Voice & Data Convergence

What must change before 'voice-first' hits the enterprise?

This is a contributed piece by Craig Walker, Director of Cloud Services at Alcatel-Lucent Enterprise

The likes of Siri, Cortana, Alexa and a host of other personal assistants are making a big noise in the consumer market. Whether it’s to play music, order shopping or tell some jokes, voice-controlled devices with their own assistants are bringing new and exciting ways to interact with technology. But there are also real business benefits of these systems as we learn to leverage voice technology to help simplify work and optimise productivity in a range of different industries.

For example, giving hotel guests the option to say “System: Turn off the lights in the bathroom” or “System: Let reception know that I’m about to check out” could greatly improve guest experience. A rail engineer working on an underground system could ask for the latest repair information to be brought up on his handheld device without having to down tools. A teacher in a classroom could tell the computer to bring up information on 18th century history, or tell the system to turn on the projector, close the blinds and play a video, all without having to leave their seat.


Voice technology – closer than we think?

So how close are we to really seeing these examples? For a voice-first environment to fully enter the enterprise, a few things will need to happen first.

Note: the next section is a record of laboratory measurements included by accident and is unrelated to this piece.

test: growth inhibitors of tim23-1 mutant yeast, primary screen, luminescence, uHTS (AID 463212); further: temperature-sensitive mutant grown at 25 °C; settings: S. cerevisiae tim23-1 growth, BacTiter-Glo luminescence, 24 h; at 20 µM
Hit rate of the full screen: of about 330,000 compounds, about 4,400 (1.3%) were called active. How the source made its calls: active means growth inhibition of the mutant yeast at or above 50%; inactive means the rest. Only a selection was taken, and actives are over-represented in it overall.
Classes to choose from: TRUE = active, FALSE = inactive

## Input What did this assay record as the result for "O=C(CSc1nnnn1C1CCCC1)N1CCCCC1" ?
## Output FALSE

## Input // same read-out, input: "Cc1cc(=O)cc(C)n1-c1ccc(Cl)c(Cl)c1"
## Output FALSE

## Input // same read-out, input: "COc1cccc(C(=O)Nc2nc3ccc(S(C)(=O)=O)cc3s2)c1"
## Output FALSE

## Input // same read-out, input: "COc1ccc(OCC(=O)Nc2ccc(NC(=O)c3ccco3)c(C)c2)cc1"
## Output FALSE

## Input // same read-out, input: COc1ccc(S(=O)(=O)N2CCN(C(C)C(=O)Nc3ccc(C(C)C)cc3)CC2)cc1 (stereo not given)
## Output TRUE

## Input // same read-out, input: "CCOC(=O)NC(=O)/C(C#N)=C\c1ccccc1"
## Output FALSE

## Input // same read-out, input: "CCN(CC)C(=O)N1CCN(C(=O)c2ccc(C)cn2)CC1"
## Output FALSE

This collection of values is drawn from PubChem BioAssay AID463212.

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Security and privacy are top priorities for businesses. Proving these can be dealt with compliantly will be critical if we are to start having our enterprise systems relying on voice commands. Should anyone be able to command critical equipment or systems just by speaking? The answer, clearly, is no. We therefore need to start thinking about the regulations surrounding the use of voice technology. Are a person’s rights violated if these verbal commands expose their information to third parties?

Some devices, such as smart home systems, will be always-on, always listening and potentially recording. A few well publicised cases of privacy invasion, commercial espionage or legal jeopardy could stall adoption. This suggests that a big on/off switch or function needs to be included in voice-first products, so that users may get the benefits without risking the downsides of constant monitoring. Secure software access would also need to be built into solutions to prevent and detect hacking efforts.


Context is key

The most popular use cases of voice tech revolve around response systems such as the ones found in cars and smartphones. But many of us know that these systems work marginally at best, especially if there is background noise, different languages or accents. Recognition and contextualisation need to be refined through technological developments before we can realistically think about enterprise-wide adoption.

Microsoft recently announced that its speech recognition system had reached the lowest ever failure rate of just 5.1 percent. But with over 170,000 words in the English language, that’s still nowhere near extensive or accurate enough, especially when considering the delicate operations voice systems could be used for, such as in hospitals or banks.